The present study was conducted in the Islamic Republic of Iran, as the second most populous country in the Middle East region. The following institutions and stakeholders are involved in financing of PRS in Iran: Social Security Organization (SSO), State Welfare Organization, the Ministry of Health and Medical Education (MHME), Iran Health Insurance Organization (IHIO), Planning and Budget Organization, the Parliament, Social Security Office of the Armed Forces, Foundation of Martyrs and Veterans Affairs, Iranian Red Crescent Society, government, and private supplementary insurance companies [16, 24]. Given that a limited portion of PRS is covered by insurance (especially supplementary insurers), the coverage of costs is very low for all individuals, except for special groups such as veterans . Furthermore, the adoption of privatization and outsourcing policies in the governmental rehabilitation units has provided a majority of services by the private sector, which usually have higher tariff rates . Accordingly, OOP is a common form of payment, and impoverishing expenditures  and CHEs  are imposed on many households. In response, during the last decades, Iran’s government and parliament have developed several policies to improve financing and providing PRS (e.g. Principles 29 and 43 of the Constitution, Universal Health Insurance Law (1994), Comprehensive Law on the Protection of the Rights of Persons with Disabilities (2004), and Law on the Protection of the Rights of Persons with Disabilities (2018)), especially those needed by individuals with disabilities; however, no significant improvement is made in practice [26, 27].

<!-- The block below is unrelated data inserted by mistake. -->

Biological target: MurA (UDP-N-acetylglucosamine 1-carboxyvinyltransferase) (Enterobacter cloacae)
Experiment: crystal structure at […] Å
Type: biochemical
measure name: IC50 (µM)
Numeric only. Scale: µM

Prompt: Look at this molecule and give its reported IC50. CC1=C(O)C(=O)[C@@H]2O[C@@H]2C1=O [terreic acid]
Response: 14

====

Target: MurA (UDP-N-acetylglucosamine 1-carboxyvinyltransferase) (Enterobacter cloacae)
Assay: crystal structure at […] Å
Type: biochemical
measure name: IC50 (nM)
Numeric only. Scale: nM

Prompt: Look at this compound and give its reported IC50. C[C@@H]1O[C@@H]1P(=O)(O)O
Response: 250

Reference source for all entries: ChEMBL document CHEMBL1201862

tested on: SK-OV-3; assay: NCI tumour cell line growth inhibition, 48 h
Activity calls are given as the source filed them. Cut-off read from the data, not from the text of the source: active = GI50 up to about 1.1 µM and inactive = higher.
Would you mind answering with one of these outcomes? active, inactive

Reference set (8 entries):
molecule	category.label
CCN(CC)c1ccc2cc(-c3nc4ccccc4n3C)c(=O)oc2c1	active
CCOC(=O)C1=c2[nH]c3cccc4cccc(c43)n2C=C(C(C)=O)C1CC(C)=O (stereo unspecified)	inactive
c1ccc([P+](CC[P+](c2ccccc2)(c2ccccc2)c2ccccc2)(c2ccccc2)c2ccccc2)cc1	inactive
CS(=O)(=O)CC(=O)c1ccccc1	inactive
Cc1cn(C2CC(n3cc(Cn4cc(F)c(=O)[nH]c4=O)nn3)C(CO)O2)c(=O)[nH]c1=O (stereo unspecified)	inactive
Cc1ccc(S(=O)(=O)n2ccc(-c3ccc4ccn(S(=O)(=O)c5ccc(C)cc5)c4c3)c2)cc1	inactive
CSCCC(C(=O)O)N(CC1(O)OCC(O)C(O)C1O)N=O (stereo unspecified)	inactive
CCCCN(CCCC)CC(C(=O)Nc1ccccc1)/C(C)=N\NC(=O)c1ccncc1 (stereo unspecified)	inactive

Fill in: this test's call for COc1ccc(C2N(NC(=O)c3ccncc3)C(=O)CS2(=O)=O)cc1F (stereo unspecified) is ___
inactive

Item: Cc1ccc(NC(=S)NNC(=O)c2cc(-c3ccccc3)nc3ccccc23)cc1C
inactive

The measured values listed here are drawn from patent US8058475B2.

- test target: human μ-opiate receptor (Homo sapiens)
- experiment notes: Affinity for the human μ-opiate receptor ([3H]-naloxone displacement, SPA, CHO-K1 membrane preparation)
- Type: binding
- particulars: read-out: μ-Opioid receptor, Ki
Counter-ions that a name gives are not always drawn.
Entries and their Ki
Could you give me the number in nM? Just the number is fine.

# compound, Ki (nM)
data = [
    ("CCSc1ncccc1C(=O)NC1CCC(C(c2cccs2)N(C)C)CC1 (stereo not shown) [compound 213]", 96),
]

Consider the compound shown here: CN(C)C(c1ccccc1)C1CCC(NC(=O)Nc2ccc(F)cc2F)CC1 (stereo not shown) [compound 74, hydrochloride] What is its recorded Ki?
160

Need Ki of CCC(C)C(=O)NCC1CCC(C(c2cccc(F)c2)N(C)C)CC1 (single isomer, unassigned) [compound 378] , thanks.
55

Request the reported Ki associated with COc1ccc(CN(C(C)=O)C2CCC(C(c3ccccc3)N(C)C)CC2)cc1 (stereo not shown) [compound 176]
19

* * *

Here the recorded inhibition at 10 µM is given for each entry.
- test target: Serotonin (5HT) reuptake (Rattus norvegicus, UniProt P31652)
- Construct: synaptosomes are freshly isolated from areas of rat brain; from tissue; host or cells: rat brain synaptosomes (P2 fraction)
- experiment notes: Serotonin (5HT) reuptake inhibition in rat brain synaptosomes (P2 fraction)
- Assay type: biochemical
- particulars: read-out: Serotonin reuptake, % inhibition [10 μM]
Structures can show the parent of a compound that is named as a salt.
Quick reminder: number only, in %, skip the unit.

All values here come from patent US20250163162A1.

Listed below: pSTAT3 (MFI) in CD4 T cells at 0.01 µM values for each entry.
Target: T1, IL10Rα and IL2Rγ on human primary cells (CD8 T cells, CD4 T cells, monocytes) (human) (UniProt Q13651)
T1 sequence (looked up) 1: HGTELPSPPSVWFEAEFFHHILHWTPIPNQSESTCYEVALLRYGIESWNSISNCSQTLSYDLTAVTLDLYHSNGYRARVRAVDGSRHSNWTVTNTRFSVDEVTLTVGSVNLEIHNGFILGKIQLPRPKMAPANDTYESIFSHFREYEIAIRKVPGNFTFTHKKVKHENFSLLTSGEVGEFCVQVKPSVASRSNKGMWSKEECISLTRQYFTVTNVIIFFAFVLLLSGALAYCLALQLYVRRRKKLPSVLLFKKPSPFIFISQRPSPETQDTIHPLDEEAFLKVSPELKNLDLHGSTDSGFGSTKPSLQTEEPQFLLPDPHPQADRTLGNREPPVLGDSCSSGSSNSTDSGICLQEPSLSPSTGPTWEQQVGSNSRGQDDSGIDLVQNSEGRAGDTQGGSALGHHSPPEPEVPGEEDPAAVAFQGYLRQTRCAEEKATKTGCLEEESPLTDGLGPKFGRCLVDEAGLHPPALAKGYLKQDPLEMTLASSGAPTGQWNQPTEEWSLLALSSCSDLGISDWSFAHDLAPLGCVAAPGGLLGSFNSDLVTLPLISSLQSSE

This research was a qualitative study evaluating the policies and issues regarding the PRS financing in Iran using comprehensive document review and in-depth semi-structured interviews.